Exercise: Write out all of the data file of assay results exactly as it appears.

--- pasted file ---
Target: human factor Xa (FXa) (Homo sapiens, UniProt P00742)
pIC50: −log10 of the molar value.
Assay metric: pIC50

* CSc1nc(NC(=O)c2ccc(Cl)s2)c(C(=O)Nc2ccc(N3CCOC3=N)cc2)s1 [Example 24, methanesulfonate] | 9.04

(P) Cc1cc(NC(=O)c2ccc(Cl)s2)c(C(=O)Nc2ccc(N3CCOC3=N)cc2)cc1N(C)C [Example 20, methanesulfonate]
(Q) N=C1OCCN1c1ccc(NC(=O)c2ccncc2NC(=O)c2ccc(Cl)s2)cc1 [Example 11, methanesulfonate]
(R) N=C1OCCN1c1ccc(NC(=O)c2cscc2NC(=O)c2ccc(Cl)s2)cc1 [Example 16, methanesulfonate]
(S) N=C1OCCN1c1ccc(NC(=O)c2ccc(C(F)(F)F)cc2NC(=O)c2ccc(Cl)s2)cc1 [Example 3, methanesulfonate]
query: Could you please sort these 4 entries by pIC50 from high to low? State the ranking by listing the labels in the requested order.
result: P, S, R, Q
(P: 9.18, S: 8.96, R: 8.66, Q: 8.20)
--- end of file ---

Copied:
Target: human factor Xa (FXa) (Homo sapiens, UniProt P00742)
pIC50: −log10 of the molar value.
Assay metric: pIC50

* CSc1nc(NC(=O)c2ccc(Cl)s2)c(C(=O)Nc2ccc(N3CCOC3=N)cc2)s1 [Example 24, methanesulfonate] | 9.04

(P) Cc1cc(NC(=O)c2ccc(Cl)s2)c(C(=O)Nc2ccc(N3CCOC3=N)cc2)cc1N(C)C [Example 20, methanesulfonate]
(Q) N=C1OCCN1c1ccc(NC(=O)c2ccncc2NC(=O)c2ccc(Cl)s2)cc1 [Example 11, methanesulfonate]
(R) N=C1OCCN1c1ccc(NC(=O)c2cscc2NC(=O)c2ccc(Cl)s2)cc1 [Example 16, methanesulfonate]
(S) N=C1OCCN1c1ccc(NC(=O)c2ccc(C(F)(F)F)cc2NC(=O)c2ccc(Cl)s2)cc1 [Example 3, methanesulfonate]
query: Could you please sort these 4 entries by pIC50 from high to low? State the ranking by listing the labels in the requested order.
result: P, S, R, Q
(P: 9.18, S: 8.96, R: 8.66, Q: 8.20)